Lionel Messi may have been voted the player of the tournament at the 2014 World Cup, but it was a competition that only furthered his disappointment in the colors of Argentina. Having won every major club prize available more than once since leaving Argentina for Barcelona at the age of 13, Messi has time and again returned empty handed when turning out for his country. But on Saturday comes his latest chance, possibly his best chance, to put that right.

Argentina will take on hosts Chile in the Copa America final in Santiago fresh from a virtuoso performance, led by the brilliance of Messi, in the semifinals. Paraguay were blown away 6-1 as the Albiceleste finally produced the type of display their glittering array of attacking talent had long threatened.

For much of the Copa America, the theme was a similar one to that at the World Cup -- although they progressed, it was a real struggle. In Brazil, Messi was able to come up with moments of magic to help his country through the early rounds, but he was never at the level he has been able to display when winning Champions League titles with Barcelona. And in the final against Germany, he couldn’t come up with the goods as Argentina suffered an agonizing extra-time defeat.

Not only did it cost Messi the chance of a first ever medal with his country, but it meant Argentina’s trophy-less run dating back to 1993 continued. The galling prospect of a supremely gifted generation of talent, including Messi, Sergio Agüero, Ángel di María, Javier Mascherano and other world stars, finishing their international careers empty handed was becoming increasingly real. Heading into this Copa America, four years on from a dismal failure to land lift the trophy on home soil, the desperation to succeed was palpable, not least from Messi.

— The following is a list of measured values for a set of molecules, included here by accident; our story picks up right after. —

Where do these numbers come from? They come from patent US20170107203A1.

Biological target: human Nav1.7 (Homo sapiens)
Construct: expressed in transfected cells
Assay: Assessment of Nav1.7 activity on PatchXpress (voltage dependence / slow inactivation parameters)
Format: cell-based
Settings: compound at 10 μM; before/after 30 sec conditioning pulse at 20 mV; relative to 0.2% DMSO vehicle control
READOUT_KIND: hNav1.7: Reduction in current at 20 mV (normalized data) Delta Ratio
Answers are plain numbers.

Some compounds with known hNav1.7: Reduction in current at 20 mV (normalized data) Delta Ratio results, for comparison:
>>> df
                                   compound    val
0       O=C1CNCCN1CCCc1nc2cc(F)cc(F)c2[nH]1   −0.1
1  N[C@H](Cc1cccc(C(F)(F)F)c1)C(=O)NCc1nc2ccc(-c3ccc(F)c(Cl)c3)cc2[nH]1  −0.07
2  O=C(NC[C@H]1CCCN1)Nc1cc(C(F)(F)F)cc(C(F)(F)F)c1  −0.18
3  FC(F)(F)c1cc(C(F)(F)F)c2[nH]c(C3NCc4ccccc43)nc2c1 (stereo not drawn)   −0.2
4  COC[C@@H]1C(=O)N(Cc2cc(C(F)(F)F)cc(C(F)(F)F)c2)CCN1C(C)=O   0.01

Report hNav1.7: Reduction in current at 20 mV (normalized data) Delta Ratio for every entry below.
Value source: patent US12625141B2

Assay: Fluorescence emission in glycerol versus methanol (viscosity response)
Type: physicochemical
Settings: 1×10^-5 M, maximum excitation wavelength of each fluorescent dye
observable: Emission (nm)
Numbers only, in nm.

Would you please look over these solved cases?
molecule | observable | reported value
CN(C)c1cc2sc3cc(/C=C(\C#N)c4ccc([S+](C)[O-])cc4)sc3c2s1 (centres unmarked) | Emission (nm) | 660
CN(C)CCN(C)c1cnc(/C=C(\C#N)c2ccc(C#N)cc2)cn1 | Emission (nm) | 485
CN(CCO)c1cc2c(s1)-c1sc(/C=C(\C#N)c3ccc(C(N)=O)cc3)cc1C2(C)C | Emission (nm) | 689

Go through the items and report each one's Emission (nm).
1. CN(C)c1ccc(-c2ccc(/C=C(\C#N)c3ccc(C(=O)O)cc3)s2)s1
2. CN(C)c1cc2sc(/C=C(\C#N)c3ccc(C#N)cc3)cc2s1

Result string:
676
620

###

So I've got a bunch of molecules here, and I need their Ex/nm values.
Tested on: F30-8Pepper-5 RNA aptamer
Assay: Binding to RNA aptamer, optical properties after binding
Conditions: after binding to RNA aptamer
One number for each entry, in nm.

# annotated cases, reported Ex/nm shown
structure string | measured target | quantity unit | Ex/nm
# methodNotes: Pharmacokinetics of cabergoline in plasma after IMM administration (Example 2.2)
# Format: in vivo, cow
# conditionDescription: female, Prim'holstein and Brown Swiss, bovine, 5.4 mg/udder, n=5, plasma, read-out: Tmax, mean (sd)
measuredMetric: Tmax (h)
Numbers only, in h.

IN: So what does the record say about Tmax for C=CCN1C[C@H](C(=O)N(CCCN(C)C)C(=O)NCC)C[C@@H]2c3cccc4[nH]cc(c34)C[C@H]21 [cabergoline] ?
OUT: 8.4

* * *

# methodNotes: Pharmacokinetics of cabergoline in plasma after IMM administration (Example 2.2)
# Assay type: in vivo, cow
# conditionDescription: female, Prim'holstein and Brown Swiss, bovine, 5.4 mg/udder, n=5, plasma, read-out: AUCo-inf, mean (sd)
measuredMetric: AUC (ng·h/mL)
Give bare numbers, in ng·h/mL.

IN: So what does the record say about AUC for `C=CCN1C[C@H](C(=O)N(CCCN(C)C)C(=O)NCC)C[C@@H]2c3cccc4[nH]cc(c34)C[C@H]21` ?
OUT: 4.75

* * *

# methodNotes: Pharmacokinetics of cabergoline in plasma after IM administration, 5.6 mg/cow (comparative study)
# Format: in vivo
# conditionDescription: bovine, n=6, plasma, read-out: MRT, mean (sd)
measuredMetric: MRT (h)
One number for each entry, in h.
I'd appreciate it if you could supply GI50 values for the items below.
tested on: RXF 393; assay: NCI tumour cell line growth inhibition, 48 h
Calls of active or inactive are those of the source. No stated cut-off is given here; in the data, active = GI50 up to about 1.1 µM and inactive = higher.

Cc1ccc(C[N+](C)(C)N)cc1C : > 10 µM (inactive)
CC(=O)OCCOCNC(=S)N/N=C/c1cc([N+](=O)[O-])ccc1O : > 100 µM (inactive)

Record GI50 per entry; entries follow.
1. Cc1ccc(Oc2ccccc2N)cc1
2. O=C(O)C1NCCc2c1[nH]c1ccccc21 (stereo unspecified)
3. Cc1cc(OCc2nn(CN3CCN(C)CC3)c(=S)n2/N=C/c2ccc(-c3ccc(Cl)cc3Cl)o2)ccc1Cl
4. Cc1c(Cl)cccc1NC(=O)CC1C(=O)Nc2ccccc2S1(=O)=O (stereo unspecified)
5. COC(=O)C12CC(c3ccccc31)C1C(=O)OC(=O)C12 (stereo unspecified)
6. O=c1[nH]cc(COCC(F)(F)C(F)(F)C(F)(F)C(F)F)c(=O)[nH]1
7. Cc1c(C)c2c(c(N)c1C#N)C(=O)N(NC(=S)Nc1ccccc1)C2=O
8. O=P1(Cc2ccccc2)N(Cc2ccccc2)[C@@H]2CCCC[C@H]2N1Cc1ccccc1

“I would give everything [to win the Copa America]” he told La Nacion during the group stage. “This group deserves it for their fighting mentality. We had a great World Cup and we deserve it. I would love it. Not only for my teammates, for the coach and for me, but for the country, too. The fans also want us to win.”

The early rounds, though, provided mixed signs. Under new coach Tata Martino, Argentina won their group, but they had relinquished a 2-0 lead in their opening game with Paraguay and only beaten Uruguay and Jamaica 1-0. In the quarterfinals, Argentina needed a dramatic penalty shootout to prevail against Colombia after failing to find a goal in 90 minutes.

The attack was showing potential, but just failing to come together and deliver the goods for which it was so obviously capable. Meanwhile, Messi, who finished last season with 58 goals for Barcelona, had gone eight competitive games for his country without finding the net from open play. That record was extended to nine after the semifinals, although by that stage nobody seemed to care.

Messi may not have scored, but he did almost everything else, registering three assists and playing his part in the three other goals as he showcased his supreme playmaking abilities.

“I am not too worried that I did not score any goals,” Messi said, according to the official Copa America website. “We played a complete game.”

Martino, who also coached Messi for a year at Barcelona two seasons ago, had a similar message.

“He got three assists, there's no problem,” he said. “He doesn't seem worried to me, he seems happy. He doesn't need to be the team's goalscorer to be happy" That special performance means only the Copa America hosts, looking to end their own drought and win a first ever trophy, now stand in Argentina’s way of glory. And while the swarming attack of La Roja and the masses of home support will provide a sizable obstacle, if Messi and co. can reproduce their semifinal magic, the trophy will surely, finally be theirs.